Erlingur Thoroddsen • Director
"Rift talks about a recent breakup, a transition period of emotional instability"
- Icelandic director Erlingur Thoroddsen talks about his second feature film, Rift, which comes out on 27 October in Iceland
Rift [+see also:
interview: Erlingur Thoroddsen
film profile], the second feature film by Icelandic director Erlingur Thoroddsen, was shown in Sweden to close the 40th Göteborg International Film Festival at the beginning of February, as well as at Oslo Pix, a brand-new Norwegian festival, last June. The film, distributed by Sena Film, premieres in Iceland on 27 October. That the date is very close to Halloween is a lucky coincidence, since that celebration of spells is perfectly suited to the film’s atmosphere.
Cineuropa: The Icelandic title of Rift is Rökkur, which means...
Erlingur Thoroddsen: "Dusk", that uncertain moment that separates day from night. It has this very special light that I wanted for my film, to reinforce the mysterious atmosphere of my story, which takes place during the Christmas season, both the darkest and the most joyous time of the year. In the film, Rift is also the name of the isolated chalet where my characters, Gunnar and Einar, played by Björn Stefánsson and Sigurður Þór Óskarsson, find refuge. Rift is about a recent breakup, a transition period of emotional instability where feelings and emotions are sometimes contradictory. The ambiguity of the plot goes hand in hand with these tensions, this instability. I should specify that other characters appear in the film, albeit briefly.
How would you define Rift?
You could say that it’s a drama with elements of mystery and some borrowing from horror movies, a kind of psychological thriller. It’s also a film about love between two adults, two men, but it’s not a gay film as that would usually be understood, with its traditional elements.
Are there any autobiographical elements?
Yes, since I myself just went through a difficult breakup. This film, for which I wrote the screenplay, was a bit like therapy for me. Certain dialogue exchanges are things I could have said. Moreover, any human being can see themselves in these painful moments. It’s a story that comes from the heart, but there is some restraint, some reserve... I’m not going to make it into a melodrama.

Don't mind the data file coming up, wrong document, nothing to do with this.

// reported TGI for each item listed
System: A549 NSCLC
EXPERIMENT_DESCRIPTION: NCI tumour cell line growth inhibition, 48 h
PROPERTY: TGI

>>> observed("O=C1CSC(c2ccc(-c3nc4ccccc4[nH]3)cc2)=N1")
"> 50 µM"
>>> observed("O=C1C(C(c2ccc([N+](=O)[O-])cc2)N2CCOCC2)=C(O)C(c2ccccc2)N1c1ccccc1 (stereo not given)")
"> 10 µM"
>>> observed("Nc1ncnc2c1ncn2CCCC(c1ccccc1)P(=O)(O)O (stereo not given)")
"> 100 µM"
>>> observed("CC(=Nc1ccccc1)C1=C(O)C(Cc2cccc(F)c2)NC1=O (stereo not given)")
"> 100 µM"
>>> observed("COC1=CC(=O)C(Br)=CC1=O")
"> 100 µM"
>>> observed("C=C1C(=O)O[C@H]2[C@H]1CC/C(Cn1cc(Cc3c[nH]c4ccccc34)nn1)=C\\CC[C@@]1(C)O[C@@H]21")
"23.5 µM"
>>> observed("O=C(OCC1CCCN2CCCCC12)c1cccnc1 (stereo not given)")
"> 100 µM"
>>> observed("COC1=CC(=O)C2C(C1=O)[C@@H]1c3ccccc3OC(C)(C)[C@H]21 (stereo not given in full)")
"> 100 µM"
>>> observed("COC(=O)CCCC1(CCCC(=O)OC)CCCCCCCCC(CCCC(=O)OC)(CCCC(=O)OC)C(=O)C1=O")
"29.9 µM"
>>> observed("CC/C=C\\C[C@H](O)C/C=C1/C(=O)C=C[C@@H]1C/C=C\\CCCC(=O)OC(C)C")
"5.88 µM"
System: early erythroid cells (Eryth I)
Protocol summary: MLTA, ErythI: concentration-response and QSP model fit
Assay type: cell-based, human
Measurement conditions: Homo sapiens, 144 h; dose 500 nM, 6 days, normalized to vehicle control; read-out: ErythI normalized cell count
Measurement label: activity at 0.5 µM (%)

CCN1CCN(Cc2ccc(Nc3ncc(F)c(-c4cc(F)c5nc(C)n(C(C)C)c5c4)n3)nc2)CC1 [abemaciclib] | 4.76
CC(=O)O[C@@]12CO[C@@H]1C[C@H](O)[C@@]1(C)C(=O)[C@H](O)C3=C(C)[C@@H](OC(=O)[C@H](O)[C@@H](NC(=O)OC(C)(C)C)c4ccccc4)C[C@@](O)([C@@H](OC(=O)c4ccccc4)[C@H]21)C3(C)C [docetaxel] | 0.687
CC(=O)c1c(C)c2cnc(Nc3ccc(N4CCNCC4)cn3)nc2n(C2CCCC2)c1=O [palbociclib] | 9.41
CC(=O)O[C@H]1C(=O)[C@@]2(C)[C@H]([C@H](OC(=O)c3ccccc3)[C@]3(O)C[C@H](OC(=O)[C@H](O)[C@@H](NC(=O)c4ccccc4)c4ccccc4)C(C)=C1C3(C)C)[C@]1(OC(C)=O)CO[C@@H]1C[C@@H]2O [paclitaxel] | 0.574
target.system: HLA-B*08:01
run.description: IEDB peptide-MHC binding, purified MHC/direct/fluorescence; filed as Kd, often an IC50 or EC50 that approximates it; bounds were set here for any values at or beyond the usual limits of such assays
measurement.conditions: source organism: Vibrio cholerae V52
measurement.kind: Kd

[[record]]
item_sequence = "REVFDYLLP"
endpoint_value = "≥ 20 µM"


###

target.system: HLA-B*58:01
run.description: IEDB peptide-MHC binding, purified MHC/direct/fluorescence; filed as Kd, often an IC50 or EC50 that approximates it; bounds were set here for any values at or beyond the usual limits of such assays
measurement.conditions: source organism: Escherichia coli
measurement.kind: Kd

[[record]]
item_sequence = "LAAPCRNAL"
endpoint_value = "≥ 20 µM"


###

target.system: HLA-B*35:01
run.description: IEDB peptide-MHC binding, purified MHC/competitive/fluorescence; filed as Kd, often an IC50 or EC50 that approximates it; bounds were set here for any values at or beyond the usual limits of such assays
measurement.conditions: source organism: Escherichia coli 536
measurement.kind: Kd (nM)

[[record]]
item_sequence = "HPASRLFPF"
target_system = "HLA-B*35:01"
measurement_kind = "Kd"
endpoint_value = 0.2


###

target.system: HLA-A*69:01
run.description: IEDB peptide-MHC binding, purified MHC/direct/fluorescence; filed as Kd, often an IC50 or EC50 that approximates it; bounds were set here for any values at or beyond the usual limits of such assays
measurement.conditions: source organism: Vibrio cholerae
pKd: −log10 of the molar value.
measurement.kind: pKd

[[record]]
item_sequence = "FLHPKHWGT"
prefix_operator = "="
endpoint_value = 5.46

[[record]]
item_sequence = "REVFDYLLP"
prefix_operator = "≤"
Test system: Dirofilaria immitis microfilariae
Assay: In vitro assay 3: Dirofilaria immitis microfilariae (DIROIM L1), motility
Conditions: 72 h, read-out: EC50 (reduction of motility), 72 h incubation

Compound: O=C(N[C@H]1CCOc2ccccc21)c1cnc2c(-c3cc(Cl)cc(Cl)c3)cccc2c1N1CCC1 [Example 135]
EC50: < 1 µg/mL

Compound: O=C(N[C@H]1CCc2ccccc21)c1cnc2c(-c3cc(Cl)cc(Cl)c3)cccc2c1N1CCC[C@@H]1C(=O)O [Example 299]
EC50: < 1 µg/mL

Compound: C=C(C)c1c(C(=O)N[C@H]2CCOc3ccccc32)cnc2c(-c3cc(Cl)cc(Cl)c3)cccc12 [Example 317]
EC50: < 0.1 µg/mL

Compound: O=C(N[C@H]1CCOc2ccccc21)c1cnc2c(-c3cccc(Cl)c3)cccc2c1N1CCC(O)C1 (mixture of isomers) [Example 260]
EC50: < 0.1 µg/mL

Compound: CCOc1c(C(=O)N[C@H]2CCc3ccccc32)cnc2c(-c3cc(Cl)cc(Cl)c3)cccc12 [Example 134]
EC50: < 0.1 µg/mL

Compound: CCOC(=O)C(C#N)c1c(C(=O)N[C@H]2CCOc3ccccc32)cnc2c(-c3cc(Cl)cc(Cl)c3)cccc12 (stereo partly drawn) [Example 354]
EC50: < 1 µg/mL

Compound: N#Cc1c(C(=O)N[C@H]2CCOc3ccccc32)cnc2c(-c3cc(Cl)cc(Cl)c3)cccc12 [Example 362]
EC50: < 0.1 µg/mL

Is the narration done in chronological order?
You might have the impression of a linear story, but you’ll quickly be intrigued, I hope, and start to ask questions… which I’m not going to answer. I just provide a few leads. I would like the viewer to be constantly on the lookout, on alert, and try to put together the puzzle afterwards. One of my film professors taught me the importance of props for developing a story and understanding the characters. In Rift, it’s more the colours and costumes than the objects themselves that may turn out to be revealing clues.
Filming took place in Iceland, I assume.
Yes, in the western part of the country, on the Snæfellsnes Peninsula, which is a strange landscape of geysers and volcanic rocks where hot and cold mix, just like in a relationship that’s breaking down, dissolving. This shoot was done at the end of a long, careful preparation period: 15 days spread out over three weeks with a small team of ten people. It’s amazing to work with meticulous actors with whom you agree on the way to tackle each scene. We worked fast, but without rushing.
You made your first feature, Child Eater [+see also:
film profile], with American actors.
This time, my actors are Icelandic, but I worked with the same American director of photography, John Wakayama Carey, and the same Icelandic composer, Einar Sv Tryggvason. This is the fourth time that Einar has worked with me. We’re on the same wavelength, and the music was created over the course of some very productive exchanges.
Is there a place for humour in Rift?
Not really. There are some incongruous elements, bizarre interactions that people might find funny or entertaining, but it’s a grave, serious film... a low-budget film, which was a real challenge for me. I showed some of the sequences to some friends of mine to get reactions about the pace and believability, but I feel that I am definitely the author of this film. At the Oslo Pix Festival a few weeks ago, I was in the room with the audience. I felt them react exactly how I wanted, at the right moments, so I’m happy.
(Translated from French by Margaret Finnell)
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